100 days and nights of the N.D. GuardThis past winter’s heavy snowfall led to historic spring flooding all across North Dakota. From our largest cities to our rural communities, the citizen-soldiers and citizen-airmen of the North Dakota National Guard responded in record numbers to assist local communities and first responders.
By: Gov. John Hoeven, Maj. Gen. David Sprynczynatyk, The Jamestown Sun
This past winter’s heavy snowfall led to historic spring flooding all across North Dakota. From our largest cities to our rural communities, the citizen-soldiers and citizen-airmen of the North Dakota National Guard responded in record numbers to assist local communities and first responders.
We are proud of the fact that the Guard worked tirelessly, shoulder to shoulder with fellow North Dakotans to help communities stem the rising waters threatening homes, farms, businesses and infrastructure. The eyes of the nation were on North Dakota during many of the days of this fight, often featured on national news and in foreign countries. North Dakotans working together during this crisis served as a beacon to all Americans demonstrating that success in the face of prevailing disaster is possible with hard work, technical expertise and “can-do” spirit.
It’s been a long and tough fight; initially a sprint which eventually developed into a marathon. We placed our first Guardsmen on state active duty on March 19, 2009, and nearly 100 incredible days later, we withdrew the last of our uniformed flood fighting forces from Jamestown on June 24, effectively closing out this historic chapter of North Dakota National Guard history.
Our uniformed members and civilian employees of the North Dakota National Guard and the Department of Emergency Services did an outstanding job executing their duties during this state-wide emergency. As the first military responders, the North Dakota National Guard assisted their friends and neighbors state-wide. At the peak of the flood fighting efforts, more than 2,000 men and women of the North Dakota National Guard were on duty to help protect lives, homes, businesses and infrastructure. Helping citizens protect their communities is an essential component to our homeland security mission.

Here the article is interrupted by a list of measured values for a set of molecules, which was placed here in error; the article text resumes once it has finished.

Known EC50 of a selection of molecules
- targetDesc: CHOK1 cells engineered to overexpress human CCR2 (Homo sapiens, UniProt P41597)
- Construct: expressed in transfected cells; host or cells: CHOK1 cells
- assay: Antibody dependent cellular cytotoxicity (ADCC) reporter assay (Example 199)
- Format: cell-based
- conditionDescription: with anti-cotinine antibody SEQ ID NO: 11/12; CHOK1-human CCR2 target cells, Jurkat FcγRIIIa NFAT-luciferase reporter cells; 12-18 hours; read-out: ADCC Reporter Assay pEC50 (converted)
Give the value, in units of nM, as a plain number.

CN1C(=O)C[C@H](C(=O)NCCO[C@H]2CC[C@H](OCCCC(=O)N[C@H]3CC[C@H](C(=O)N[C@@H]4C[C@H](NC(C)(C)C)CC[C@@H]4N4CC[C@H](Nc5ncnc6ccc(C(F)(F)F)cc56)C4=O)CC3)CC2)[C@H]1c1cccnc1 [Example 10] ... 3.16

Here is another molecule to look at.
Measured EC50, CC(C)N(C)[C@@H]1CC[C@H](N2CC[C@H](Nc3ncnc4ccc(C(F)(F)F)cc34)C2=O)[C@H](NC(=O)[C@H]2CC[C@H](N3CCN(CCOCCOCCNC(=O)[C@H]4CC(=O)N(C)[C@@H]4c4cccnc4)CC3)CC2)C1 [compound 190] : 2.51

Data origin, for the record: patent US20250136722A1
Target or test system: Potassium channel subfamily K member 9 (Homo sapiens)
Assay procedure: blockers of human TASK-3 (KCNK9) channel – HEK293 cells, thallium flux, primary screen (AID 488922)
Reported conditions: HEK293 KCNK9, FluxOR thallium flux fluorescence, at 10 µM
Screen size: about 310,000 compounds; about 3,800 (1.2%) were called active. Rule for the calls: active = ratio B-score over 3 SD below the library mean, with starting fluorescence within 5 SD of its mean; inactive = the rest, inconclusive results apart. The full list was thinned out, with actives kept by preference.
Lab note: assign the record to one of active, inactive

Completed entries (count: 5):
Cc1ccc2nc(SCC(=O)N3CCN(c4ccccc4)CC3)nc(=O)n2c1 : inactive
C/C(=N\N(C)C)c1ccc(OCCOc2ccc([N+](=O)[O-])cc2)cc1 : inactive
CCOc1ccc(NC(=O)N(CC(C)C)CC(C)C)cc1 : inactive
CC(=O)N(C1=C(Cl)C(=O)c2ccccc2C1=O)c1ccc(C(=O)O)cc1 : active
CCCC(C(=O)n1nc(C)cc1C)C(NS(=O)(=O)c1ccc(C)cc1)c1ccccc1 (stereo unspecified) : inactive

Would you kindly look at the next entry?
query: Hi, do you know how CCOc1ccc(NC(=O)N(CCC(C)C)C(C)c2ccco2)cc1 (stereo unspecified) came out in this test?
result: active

The list of accomplishments during this fight is impressive. All across flooded areas of North Dakota, Guardsmen filled, transported and emplaced sandbags, patrolled countless miles of dikes, manned traffic control points and pumped away thousands of gallons of water from flooded areas. They erected earthen dikes and repaired roads. As the waters subsided, Guardsman buried dead cattle helping protect citizens from the spread of disease.
Our National Guard utilized new flood fighting tools and technology, erecting HESCO barriers and the Rapid Deployment Flood Walls as well as placing giant one-ton sandbags by helicopter and heavy equipment. When an ice jam caused the waters of the Missouri River to threaten the Bismarck-Mandan area, Guardsmen assisted civilian contractors in destroying the jam by drilling holes in the ice, preparing and detonating explosive charges not once, but twice.
Guardsmen also produced electrical power with their diesel generators, helped to organize civilian volunteers and manned quick reaction forces, reacting at a moment’s notice to breaches in the levies and dikes.
Soldiers and airmen assisted with evacuations, patrolled in bridge boats and provided security. Military aviators flew more than 100,000 flight miles in helicopters and fixed-wing aircraft, transported key personnel and equipment, provided timely aerial reconnaissance of flooded areas and salted rivers to promote melting in ice-gridlocked areas. And members of the North Dakota Civil Air Patrol also provided invaluable assistance by supporting air operations and performing aerial reconnaissance missions, which were critical to understanding the flooding threat.
We remain extremely grateful and honored that our brave men and women in uniform both on the front lines and behind the scenes were supported wherever they served. The warm reception and appreciation shown by local communities toward our Guardsmen helped keep them motivated and focused. Everywhere our soldiers and airmen were on duty they were greeted with open arms and treated to neighborly hospitality. Citizens provided snacks and drinks, walking out of their way to shake their hands and even hugging their uniformed neighbors. To the families, employers, students and campuses that stood with and supported our soldiers and airmen during this fight in any capacity, we say thank you, as well.
As the commander-in-chief and as the adjutant general for the North Dakota National Guard, we are extremely proud of all the men and women of the Guard and our dedicated employees of the North Dakota Department of Emergency Services. Thank you for all of your service and personal sacrifices during this historic state response.
Whenever the nation, the state and/or our communities have called on you, you have effectively responded bringing all of your energy to the fight. The North Dakota National Guard has again proven that it is a great organization, highly skilled, motivated and prepared. You have lived up to the National Guard motto, “Always Ready, Always There.”
Thank you for being there when your communities and state needed you.
(Hoeven is governor of North Dakota. Sprynczynatyk is adjutant general of the North Dakota National Guard)